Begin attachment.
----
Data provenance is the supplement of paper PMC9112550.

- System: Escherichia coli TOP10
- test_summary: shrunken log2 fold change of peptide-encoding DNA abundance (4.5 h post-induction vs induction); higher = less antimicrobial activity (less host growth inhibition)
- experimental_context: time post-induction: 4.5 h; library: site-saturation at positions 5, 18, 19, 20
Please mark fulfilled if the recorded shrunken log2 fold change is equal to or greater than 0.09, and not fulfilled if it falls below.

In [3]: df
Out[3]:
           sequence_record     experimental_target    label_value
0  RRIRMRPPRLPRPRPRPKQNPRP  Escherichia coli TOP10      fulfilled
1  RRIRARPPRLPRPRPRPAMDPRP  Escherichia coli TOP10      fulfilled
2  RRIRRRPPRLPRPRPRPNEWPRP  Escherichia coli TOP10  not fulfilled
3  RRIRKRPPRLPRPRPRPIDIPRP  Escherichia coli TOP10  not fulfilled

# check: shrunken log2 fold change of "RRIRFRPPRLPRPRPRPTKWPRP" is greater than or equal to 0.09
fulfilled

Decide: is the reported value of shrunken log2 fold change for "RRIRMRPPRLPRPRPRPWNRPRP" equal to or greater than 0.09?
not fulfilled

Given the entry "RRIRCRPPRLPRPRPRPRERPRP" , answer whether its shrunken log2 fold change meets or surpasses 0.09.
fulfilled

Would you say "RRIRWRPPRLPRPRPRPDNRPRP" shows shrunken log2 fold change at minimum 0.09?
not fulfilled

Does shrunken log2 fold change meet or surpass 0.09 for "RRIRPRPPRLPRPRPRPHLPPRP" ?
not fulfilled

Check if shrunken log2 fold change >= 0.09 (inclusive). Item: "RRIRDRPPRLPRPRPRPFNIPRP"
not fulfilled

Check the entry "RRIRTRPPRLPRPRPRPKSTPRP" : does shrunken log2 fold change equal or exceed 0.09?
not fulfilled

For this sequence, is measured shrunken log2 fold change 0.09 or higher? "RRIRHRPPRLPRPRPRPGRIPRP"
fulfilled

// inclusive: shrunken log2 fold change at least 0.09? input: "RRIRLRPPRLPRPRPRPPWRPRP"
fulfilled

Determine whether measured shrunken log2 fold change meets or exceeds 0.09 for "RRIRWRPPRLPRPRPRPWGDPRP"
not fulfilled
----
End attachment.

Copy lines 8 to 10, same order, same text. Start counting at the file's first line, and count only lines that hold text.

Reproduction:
           sequence_record     experimental_target    label_value
0  RRIRMRPPRLPRPRPRPKQNPRP  Escherichia coli TOP10      fulfilled
1  RRIRARPPRLPRPRPRPAMDPRP  Escherichia coli TOP10      fulfilled